How One Little Email a Week Keeps Dysfunction Away


What’s more important than money? How do we impact the world around us? In Jerry Maguire, he was a sports agent who gets fed up with the surface level politics of his business and wants to have a bigger impact on his players. In his case, he was – almost – a lone soldier in his cause after he wrote his manifesto. But, he eventually found his purpose and in turn was able to show his client the money.

Part of conscious leadership, to me, is a commitment to develop both yourself and your team. So then, how do you do that? Show me. What do you do?

As I’ve written before,  (“There is no ‘I’ in Team”), when I started FWC, it was because a job I loved had ended.  I learned at my next job that if I didn’t have the right people around me, I could actually hate my job. 

So, I did what most entrepreneurs do. I quit my high-paying EVP position, wrote a check for just about all I had and went without pay for 9 months.  This bad experience crystallized something I knew: a solid group of people are the most valuable asset for a company to succeed in the long run.  Over a 13 year banking career and an 11 year stint at one bank, I built meaningful long term relationships with several people, some of whom today are an integral part of the success of FWC.

I have read all of these fancy business books and it’s all great information, but none of it really resonates like a story does. So, when I have shared stories of mistakes I have made or vulnerabilities that I didn’t know others would share, people stop me and say “thanks for sharing that.”

During 2015, we got together and built a manifesto as a team. Here’s the first part…

The Success Setup

Responsibility ~ By being accountable and holding ourselves to the highest standards, our daily responsibilities come naturally, we fulfill our obligations to each and every one of our clients on a daily basis.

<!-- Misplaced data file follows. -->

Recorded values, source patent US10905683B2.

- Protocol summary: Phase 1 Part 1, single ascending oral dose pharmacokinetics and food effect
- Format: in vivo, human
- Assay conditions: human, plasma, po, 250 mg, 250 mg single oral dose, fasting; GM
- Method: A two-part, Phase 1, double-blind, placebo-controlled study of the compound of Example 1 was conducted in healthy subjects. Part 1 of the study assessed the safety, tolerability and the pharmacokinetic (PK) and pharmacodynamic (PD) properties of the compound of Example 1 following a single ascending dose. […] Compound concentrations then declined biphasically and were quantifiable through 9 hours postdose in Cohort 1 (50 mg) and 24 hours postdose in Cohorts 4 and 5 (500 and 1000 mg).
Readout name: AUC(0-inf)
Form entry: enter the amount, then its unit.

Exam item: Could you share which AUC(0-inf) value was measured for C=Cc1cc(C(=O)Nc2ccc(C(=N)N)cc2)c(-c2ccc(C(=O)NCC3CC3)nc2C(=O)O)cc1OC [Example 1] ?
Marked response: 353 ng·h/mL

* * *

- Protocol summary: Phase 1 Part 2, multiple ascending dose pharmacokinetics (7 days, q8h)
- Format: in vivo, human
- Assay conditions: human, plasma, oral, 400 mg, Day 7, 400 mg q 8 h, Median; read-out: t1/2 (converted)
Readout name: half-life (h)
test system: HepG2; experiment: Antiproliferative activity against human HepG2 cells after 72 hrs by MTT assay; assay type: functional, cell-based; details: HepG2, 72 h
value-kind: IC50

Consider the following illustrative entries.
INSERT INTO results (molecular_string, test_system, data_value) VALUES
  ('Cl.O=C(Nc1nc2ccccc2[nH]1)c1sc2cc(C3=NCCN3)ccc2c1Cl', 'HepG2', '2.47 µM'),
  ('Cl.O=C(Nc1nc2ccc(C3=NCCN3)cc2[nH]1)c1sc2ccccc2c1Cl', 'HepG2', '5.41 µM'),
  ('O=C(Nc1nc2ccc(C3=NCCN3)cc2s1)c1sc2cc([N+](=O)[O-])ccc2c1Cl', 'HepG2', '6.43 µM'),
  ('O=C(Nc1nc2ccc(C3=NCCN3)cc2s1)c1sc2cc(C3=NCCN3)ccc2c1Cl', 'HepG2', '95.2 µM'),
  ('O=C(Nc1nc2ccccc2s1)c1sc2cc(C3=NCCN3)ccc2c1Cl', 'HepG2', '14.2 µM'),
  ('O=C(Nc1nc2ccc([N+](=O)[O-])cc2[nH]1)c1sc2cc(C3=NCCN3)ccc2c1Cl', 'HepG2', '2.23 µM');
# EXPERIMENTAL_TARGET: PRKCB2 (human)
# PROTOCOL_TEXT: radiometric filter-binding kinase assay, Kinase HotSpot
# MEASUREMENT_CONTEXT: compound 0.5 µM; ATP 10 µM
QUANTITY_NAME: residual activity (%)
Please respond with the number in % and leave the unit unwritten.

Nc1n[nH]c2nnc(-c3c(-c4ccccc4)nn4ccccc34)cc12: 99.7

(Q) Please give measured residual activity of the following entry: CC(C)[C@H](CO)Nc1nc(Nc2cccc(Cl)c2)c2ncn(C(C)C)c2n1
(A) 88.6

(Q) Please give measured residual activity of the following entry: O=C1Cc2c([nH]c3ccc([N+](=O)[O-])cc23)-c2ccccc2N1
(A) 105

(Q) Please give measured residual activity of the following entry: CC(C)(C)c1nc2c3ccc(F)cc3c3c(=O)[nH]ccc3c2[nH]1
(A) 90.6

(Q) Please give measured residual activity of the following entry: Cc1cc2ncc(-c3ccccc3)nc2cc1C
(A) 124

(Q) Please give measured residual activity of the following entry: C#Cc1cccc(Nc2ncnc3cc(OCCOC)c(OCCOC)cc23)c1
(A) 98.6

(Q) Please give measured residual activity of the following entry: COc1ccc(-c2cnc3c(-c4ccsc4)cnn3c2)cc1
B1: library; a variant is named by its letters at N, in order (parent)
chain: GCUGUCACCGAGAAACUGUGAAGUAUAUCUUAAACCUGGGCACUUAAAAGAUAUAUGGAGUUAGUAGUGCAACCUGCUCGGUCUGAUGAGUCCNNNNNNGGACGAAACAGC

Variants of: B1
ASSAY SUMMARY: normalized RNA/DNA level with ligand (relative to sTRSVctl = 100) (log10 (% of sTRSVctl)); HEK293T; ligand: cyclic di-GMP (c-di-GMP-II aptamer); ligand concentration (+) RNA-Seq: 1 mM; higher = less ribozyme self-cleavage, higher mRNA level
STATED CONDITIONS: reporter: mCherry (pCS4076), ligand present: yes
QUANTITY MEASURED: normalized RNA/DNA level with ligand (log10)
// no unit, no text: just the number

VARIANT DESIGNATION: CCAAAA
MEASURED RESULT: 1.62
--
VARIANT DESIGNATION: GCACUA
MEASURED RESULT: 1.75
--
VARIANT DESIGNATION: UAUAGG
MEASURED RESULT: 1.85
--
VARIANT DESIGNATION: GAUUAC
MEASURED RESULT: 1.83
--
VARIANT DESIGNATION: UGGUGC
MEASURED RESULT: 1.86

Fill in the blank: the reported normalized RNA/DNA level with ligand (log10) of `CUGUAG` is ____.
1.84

Here are three quick thoughts that help me remember how to live responsibly.

  1. I am 100% responsible for all circumstances in my life.
  2. I am accountable for all of the choices that I make, I make choices that lead to good results for all.
  3. I hold myself to my highest standard, I take action daily on my important priorities.

We drive results because we realize that our success is determined solely by us and when things happen outside of our control from time to time, we always control our responses and attitudes.  We learn, we grow, we get better and better at helping each other and our clients succeed.

Every Sunday night, I send out an email telling stories about our work at Far West Capital, connecting them to key points from our manifesto. The first time I did this, I was talking about that first tenet of our Manifesto – the “Success Setup,” about taking 100% responsibility for your actions. I asked for everyone to give examples from their colleagues – people who live this in their everyday actions. I received 15 replies! Here’s an example of one that I received in less than 12 hours of of sending.

“Just this morning, our own Lori proved how she lives the FWC values/purpose by preempting me on working the ___ file. Simple little effort put forth, but it makes a world of difference for those of us out in the field. Superstar. And she always seems to have an infectious joy or happiness about her. Love working here with people like her!”

It’s a little thing, writing this email, but one that takes me a fair amount of time on my Sunday. I’ll never stop doing it, though – the worth of taking those 30 minutes to write to my team has proven itself over and over in responses like that one.

What little things are you doing to keep your team engaged and avoid dysfunction? Let me know your best tip in the comments here or on our Facebook page.

– Cole

  • Harlan Oelklaus

    Every night before we go to sleep, my wife and I share something that happened to us during the day for which we are grateful. Sometimes it is something very small and some of our gratefuls are big. That little tradition has us going to sleep at the end of the day in a positive frame of mine and not worrying about what I did or what I did not do.

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